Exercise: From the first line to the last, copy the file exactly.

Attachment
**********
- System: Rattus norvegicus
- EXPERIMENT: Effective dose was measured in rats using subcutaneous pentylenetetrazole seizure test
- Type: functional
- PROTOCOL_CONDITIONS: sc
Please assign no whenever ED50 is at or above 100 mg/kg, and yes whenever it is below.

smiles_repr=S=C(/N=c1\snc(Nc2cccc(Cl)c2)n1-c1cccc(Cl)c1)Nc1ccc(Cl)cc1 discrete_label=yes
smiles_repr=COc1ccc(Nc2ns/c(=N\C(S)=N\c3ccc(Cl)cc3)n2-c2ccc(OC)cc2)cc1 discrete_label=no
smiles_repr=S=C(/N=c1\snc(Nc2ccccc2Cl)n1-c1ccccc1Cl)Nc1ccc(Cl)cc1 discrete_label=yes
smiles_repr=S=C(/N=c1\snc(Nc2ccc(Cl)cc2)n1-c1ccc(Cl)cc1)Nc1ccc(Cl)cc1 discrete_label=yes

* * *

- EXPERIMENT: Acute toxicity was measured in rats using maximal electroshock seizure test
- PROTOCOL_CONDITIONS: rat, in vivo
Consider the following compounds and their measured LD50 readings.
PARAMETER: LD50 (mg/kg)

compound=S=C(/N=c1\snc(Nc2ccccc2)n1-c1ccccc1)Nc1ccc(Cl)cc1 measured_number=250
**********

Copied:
- System: Rattus norvegicus
- EXPERIMENT: Effective dose was measured in rats using subcutaneous pentylenetetrazole seizure test
- Type: functional
- PROTOCOL_CONDITIONS: sc
Please assign no whenever ED50 is at or above 100 mg/kg, and yes whenever it is below.

smiles_repr=S=C(/N=c1\snc(Nc2cccc(Cl)c2)n1-c1cccc(Cl)c1)Nc1ccc(Cl)cc1 discrete_label=yes
smiles_repr=COc1ccc(Nc2ns/c(=N\C(S)=N\c3ccc(Cl)cc3)n2-c2ccc(OC)cc2)cc1 discrete_label=no
smiles_repr=S=C(/N=c1\snc(Nc2ccccc2Cl)n1-c1ccccc1Cl)Nc1ccc(Cl)cc1 discrete_label=yes
smiles_repr=S=C(/N=c1\snc(Nc2ccc(Cl)cc2)n1-c1ccc(Cl)cc1)Nc1ccc(Cl)cc1 discrete_label=yes

* * *

- EXPERIMENT: Acute toxicity was measured in rats using maximal electroshock seizure test
- PROTOCOL_CONDITIONS: rat, in vivo
Consider the following compounds and their measured LD50 readings.
PARAMETER: LD50 (mg/kg)

compound=S=C(/N=c1\snc(Nc2ccccc2)n1-c1ccccc1)Nc1ccc(Cl)cc1 measured_number=250